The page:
In a major crackdown on Sunday, more than 900 over-ground workers (OGWs) of Lashkar-e-Taiba (LeT), Jaish-e-Mohammed (JeM), Al-Badr and The Resistance Front (TRF) have been taken under detention in Kashmir. All of them were picked up by Jammu and Kashmir Police, sources told CNN-News18.
This comes after a spate of militant attacks on minority civilians in Kashmir, and sources are claiming this to be the biggest ever crackdown in the Valley. Sources further said that all the detainees are under joint interrogation of different investigating agencies, which are trying to understand and correlate the working model behind the targeted killings of minority civilians.
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OGWs are those who provide logistics support to militants. Sources in the valley had earlier told CNN-News18 that over-ground workers of the TRF, which is believed to be a front for Pakistan-based militant organisation Lashkar-e-Taiba, recently converted to main cadres to carry out targeted killings.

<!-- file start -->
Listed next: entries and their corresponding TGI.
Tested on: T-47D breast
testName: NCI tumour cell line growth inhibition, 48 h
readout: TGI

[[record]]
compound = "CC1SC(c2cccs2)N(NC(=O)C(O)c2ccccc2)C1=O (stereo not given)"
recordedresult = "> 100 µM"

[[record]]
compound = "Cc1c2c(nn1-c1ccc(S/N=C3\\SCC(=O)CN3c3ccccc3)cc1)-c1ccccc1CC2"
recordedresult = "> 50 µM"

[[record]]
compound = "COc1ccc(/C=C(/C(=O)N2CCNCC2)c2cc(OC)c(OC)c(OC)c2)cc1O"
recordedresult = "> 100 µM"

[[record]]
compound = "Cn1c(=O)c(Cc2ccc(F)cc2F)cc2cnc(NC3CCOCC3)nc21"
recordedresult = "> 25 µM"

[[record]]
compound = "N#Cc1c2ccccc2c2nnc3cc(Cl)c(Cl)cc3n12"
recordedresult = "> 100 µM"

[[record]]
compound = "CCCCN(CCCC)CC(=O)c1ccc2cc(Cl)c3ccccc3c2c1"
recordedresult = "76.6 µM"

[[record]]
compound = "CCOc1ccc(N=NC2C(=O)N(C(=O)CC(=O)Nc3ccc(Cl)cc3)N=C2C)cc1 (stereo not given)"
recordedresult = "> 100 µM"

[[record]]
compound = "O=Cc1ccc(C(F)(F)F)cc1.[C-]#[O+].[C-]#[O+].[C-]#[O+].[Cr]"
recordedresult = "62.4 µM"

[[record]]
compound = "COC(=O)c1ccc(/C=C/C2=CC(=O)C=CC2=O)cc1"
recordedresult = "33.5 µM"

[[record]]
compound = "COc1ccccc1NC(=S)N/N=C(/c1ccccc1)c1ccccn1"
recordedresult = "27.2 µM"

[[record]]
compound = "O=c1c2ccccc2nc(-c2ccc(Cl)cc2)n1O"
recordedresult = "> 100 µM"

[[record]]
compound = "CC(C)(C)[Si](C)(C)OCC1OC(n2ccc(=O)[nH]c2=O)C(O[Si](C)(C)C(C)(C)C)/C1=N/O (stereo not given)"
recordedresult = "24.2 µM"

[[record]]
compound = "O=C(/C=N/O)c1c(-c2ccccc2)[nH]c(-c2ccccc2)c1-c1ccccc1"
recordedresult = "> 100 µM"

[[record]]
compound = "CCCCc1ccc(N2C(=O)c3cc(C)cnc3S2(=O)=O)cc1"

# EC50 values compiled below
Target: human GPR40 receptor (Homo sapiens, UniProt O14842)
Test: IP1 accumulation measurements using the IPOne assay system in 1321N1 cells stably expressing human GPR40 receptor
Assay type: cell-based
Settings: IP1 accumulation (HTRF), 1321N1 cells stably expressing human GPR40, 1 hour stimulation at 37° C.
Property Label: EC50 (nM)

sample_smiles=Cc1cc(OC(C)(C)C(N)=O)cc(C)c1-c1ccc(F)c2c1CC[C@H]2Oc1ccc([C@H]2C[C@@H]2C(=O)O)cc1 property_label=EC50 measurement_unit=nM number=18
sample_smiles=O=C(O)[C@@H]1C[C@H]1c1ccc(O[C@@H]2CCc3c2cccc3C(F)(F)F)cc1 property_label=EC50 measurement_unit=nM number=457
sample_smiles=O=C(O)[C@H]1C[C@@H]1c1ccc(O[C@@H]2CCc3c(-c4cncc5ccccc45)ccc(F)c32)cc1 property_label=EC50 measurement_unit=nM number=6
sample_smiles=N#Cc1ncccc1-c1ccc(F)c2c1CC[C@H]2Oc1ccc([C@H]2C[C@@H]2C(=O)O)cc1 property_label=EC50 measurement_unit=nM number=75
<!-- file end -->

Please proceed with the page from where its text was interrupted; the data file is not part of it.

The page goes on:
The TRF also claimed responsibility for the deaths of prominent Kashmiri Pandit businessman Makhan Lal Bindroo and two other civilians. Bindroo (68), the owner of Bindroo Medicate, was shot at by assailants at 7pm earlier this week from point-blank range while he was at his pharmacy, dispensing medicines, police said, adding that he was declared dead at the hospital.
A few minutes after the killing of Bindroo, militants gunned down a roadside vendor identified as Virendra Paswan, a resident of Bhagalpur in Bihar, who used to earn his livelihood by selling ‘golgappa’ and ‘bhelpuri’. Almost simultaneously, militants shot dead Mohammad Shafi Lone, president of the local taxi stand, at Naidkhai in Bandipora district of north Kashmir.
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On September 30, militants had shot at and killed two teachers of a government school in Srinagar, both members of the region’s minority Sikh and Hindu communities. The two teachers were identified as Supinder Kour, 46, a resident of Budgam, and Deepak Chand, 39, from Janipur in Jammu. They were both inside the campus of Government Boys Higher Secondary School Sangam of Eidgah in Srinagar when the incident took place.
In the last of September itself, seven civilians were killed in Kashmir, three of them from the Hindu and Sikh communities in targeted assassinations. “We can see a shift in violence patterns. They want to give a very specific message that non-Muslims and minorities will not be accepted. These terror groups have a problem with the new domicile act and new electoral process. These targets are very soft. They are those who are working in the society and for Kashmir,” a source had earlier told News18.